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Are Old Cars Better Than New Cars?

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Dealer incentives
GTOlover   10/22/2014 9:00:35 AM
Let me start by saying that new cars are designed to be serviced by dealers, not the shade tree mechanic. I know it is sad that I cannot work on a new car without advanced knowledge of control systems, diagnostic computers, an a slew of special tools. I know one can simply drive to the local Autozone (or similar store) and they can plug in their code scanner. But that does not make the repair any easier. One advice I was given about new cars is to find a good dealer and stick with them!

On the other hand, I own many older vehicles. My newest vehicle is a 1993 Suburban. I have a laptop and cable that I can plug into the OBD port to monitor engine and transmission data. I have taught myself (online research and a few books) how to read and interpret this data. Unfortunately, it is obsolete for applying to newer vehicles, but the concept remains.

Now for the older cars. I have owned several Pontiac GTOs and Lemans. I can attest it is no picnic to change the spark plugs on the passenger side of the vehicle (those equiped with A/C). The oil filter on these Pontiac engine resides over the passenger exhaust pipe. You have to make sure the car is cool and then you have to "dance" the filter out to get it past the pipes. I currently own a 1972 mustang with a V8. It is even more of a challange to change these spark plugs as the shock tower are very close to the heads. I have even owned a 1955 Firedom Desoto. All though the spark plugs were easy to access, the spark plug socket did not fit that well into the valve cover opening (hemi head with plug in the middle). I ended up machining a socket to fit. And the oil filter was a canister facing upward on the backside of the engine. Opening it up drained oil all over the bellhousing, transmission, and back of the motor!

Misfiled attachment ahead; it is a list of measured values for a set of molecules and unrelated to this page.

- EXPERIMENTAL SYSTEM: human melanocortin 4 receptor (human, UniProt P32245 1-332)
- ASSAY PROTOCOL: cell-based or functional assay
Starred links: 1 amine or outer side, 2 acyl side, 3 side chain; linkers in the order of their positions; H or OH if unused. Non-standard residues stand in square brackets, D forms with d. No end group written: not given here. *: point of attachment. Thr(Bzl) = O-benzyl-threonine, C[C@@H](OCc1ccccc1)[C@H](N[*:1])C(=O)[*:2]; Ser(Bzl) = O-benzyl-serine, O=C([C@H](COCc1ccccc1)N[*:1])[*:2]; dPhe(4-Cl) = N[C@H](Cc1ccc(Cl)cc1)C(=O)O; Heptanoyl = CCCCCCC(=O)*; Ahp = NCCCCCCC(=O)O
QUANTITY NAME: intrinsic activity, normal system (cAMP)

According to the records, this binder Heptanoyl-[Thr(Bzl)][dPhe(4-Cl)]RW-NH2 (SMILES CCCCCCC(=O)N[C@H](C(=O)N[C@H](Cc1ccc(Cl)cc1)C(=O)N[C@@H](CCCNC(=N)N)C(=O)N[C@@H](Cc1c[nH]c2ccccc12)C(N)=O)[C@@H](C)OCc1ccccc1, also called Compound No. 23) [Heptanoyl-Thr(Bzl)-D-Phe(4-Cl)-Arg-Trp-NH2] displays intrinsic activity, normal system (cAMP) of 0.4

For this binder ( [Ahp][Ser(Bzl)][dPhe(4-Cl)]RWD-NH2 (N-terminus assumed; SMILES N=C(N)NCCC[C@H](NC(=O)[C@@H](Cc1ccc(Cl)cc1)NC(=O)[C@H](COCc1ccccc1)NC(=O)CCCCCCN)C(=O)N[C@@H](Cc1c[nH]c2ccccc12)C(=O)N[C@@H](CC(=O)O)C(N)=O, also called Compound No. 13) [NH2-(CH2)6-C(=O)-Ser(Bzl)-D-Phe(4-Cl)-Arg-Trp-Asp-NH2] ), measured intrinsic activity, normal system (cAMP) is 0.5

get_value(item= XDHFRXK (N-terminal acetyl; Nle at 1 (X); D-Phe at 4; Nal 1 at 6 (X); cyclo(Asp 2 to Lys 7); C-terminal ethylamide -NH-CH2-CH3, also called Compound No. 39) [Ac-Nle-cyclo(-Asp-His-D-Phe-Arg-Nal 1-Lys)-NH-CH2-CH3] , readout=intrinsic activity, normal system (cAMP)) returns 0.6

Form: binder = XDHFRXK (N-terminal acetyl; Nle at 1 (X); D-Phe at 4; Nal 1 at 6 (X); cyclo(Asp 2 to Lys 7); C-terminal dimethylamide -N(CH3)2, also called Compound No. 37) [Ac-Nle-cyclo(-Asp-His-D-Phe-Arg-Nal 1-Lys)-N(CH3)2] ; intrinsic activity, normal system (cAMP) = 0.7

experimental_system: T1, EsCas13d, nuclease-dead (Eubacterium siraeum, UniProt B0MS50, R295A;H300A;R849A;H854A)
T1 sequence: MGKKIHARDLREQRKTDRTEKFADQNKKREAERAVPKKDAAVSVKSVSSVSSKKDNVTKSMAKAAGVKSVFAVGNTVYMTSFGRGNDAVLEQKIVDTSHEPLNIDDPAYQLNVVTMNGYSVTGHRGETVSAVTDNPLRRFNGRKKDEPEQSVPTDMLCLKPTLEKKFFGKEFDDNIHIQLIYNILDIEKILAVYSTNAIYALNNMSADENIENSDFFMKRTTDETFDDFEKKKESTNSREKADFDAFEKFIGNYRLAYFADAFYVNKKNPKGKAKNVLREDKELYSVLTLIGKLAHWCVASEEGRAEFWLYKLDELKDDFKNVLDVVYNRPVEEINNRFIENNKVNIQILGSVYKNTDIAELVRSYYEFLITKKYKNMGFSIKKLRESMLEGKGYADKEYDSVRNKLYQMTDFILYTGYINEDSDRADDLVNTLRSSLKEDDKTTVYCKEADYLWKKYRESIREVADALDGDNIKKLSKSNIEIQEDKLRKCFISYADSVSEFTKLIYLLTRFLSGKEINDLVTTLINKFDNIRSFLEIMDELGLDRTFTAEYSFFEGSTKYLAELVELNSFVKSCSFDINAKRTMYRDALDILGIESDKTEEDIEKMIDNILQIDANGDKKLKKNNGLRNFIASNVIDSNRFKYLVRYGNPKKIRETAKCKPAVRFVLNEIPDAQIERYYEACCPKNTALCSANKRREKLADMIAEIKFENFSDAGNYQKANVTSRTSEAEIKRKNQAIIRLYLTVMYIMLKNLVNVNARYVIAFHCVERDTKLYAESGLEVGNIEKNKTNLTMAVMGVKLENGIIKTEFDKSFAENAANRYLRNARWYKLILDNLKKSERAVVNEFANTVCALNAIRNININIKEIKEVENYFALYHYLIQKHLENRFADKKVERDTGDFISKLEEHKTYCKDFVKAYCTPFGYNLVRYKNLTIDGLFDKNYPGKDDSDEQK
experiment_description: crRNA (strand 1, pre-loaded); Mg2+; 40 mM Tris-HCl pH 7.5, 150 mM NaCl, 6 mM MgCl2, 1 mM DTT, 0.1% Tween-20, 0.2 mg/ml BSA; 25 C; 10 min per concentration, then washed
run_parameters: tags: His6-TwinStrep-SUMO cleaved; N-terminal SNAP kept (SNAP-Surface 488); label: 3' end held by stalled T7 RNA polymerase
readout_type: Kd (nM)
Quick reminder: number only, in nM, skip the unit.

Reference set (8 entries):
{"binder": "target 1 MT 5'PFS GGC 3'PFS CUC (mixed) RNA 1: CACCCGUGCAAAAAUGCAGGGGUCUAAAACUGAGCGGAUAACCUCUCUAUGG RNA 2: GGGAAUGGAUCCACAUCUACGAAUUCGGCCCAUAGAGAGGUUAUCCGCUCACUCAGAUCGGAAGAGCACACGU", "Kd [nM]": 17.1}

So in my opinion, yes new cars are nearly impossible to work on. But this is not a new problem. The problem has only grown in complexity.

User Rank
I'll Take New
tekochip   10/22/2014 10:48:15 AM
Well, somebody has to take a different view, and I guess that will be me.  When I think about how poor the materials and designs were back in the day I really feel that huge improvements have been made.  Suspension was terrible on older cars and I can't imagine getting up to 70 MPH with bias ply tires and the terrible suspensions of the Sixties or Seventies.  Weak valve springs, turbulent flow through heads, flimsy head gaskets, points, crummy plugs, carburetors, marginal lubricants. 

Yes, you need to read the codes to see why the closed loop system is acting oddly, but half the time it's nothing more than a traditional vacuum leak.

My plane still uses magnetos and a carburetor, so I get a constant reminder of what it used to be like, and when I feel the shudder of carburetor icing on climbout at only 1000' AGL I yearn for fuel injection.

User Rank
naperlou   10/22/2014 12:20:34 PM